These tips will get you off on the right foot with feeding the birds during the cold winter months–give it a try!

Baby, It’s Cold Outside

I read with interest last week that the temperatures were going to drop way down (today we have a high of 25 degrees, with a whopping 16 degrees overnight), so I took a few steps to protect tender plants.

–The salad greens:  Under PVC pipes  that make hoops over the beds, and then covered them with clear plastic, holding down the edges with bricks.  Of course, it has also been very windy, so I had to modify some of the bricks with larger rocks, and that seemed to work.  They’ll look a little wilted with these extreme temperatures, but should spring back when it warms up and starts raining again.

–The more tender perennials:  I covered my cut-back delphiniums, agapanthus and young phygellius plants with clear plastic and rocks.

–Annuals that never die:  I’m thinking Cerinthe major ‘Purpurescence’, which is a lovely turquoise-foliaged and purple tubular flowered beauty.  I have several baby plants and a few large plants out in the garden, so I covered those as well with plastic and rock to hold it down.  If last year was any indication,  I will lose some of these in the more open areas, but the ones tucked in beside the house in warmer pockets should survive.  I’ve had them blooming in February in some years.

I had waited til the last minute to pull up the tender bulbs, but I did get the dahlias, begonias, canna and calla lilies dug up, washed off and bagged up with labels.  I keep the mesh bags in which onions and oranges are often sold and use them for this purpose.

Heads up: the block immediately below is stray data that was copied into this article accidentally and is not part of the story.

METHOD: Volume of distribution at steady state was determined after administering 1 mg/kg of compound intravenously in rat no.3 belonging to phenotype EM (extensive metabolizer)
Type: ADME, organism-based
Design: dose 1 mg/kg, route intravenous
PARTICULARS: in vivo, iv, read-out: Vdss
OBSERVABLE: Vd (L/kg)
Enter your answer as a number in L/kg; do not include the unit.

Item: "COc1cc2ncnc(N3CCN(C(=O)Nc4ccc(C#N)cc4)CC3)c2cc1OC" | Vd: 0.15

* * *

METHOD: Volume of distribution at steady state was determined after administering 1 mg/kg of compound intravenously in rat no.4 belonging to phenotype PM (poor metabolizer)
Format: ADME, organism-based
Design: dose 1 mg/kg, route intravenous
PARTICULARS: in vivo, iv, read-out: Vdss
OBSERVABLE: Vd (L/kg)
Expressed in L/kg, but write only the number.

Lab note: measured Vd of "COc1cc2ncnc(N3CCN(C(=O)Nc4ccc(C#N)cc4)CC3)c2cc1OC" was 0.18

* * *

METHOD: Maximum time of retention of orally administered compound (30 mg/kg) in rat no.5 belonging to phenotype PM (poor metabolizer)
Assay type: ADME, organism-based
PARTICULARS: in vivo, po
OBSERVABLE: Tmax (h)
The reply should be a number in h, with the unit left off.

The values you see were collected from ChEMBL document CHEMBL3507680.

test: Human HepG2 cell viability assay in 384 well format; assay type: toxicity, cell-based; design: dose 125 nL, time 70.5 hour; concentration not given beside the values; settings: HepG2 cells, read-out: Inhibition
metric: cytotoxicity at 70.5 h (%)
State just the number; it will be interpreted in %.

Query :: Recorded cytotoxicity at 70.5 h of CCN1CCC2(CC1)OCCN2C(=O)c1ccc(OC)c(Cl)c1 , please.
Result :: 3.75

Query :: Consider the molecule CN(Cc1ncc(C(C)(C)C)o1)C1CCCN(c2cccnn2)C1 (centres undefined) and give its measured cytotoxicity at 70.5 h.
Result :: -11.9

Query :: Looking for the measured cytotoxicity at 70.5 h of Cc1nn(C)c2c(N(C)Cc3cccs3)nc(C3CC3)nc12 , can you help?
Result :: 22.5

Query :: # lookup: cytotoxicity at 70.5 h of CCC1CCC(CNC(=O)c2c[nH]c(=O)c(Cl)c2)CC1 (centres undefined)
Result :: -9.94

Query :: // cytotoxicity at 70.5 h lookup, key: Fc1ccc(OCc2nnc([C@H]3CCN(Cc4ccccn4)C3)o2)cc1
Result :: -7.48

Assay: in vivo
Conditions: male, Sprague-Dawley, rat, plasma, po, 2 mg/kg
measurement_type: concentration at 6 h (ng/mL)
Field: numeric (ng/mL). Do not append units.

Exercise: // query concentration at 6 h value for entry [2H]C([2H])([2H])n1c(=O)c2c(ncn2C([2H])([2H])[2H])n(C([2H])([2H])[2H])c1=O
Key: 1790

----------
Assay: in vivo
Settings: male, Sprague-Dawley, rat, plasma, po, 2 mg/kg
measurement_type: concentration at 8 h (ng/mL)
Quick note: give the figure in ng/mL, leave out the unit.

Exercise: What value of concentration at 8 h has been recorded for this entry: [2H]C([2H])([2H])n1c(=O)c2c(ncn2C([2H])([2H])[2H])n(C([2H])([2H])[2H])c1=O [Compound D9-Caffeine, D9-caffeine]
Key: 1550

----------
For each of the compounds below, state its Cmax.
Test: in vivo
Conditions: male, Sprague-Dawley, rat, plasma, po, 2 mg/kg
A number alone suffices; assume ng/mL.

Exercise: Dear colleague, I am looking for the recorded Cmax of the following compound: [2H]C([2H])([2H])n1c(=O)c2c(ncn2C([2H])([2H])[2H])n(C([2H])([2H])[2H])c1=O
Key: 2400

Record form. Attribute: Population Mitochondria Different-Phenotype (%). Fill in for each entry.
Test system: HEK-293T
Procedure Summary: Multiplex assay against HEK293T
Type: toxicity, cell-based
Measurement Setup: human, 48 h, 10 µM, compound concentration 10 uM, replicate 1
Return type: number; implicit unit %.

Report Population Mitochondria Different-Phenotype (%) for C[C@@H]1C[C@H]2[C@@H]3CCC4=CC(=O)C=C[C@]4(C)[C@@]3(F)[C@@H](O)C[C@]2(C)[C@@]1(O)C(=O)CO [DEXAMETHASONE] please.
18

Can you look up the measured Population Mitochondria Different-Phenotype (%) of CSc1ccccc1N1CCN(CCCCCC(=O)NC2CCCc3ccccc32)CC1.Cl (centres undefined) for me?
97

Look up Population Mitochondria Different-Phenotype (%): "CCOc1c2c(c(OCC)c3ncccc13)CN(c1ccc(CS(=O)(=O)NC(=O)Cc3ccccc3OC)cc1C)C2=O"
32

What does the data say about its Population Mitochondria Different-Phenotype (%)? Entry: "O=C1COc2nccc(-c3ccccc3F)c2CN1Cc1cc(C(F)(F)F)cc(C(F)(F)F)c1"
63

For another post, but worth a quick mention now–keep your bird feeders full now, and if you can provide water, do so.  The little guys, including black-capped chicadees, scrub jays and Anna’s hummingbirds that are in my garden now certainly appreciate it.

A Use For English Laurel

Many homes in Clark County have English Laurel growing as a large hedge.   It does require extensive pruning to keep it somewhat in check, but now is a great time to use some of those prunings and turn them into holiday decorations for your home.

I like to use English Laurel, with its glossy leaves, as a perfect foliage foil for use in containers.  These containers live outdoors year round, and I like to dress them up a bit for the winter holidays, and this laurel does the job.  Just stick them in the dirt in the container in artistic clumps, add a ribbon if you wish, and you are done.

English laurel is also wonderful on the mantel of the fireplace.  The shiny leaves stay green for at least 3 weeks or more indoors.  Pair it with some prunings from  dwarf bamboo that has red foliage in the winter, and you are off to the races with natural decor that you can get for free from your abundant garden.  Add some pinecones for a wonderful display of holiday cheer!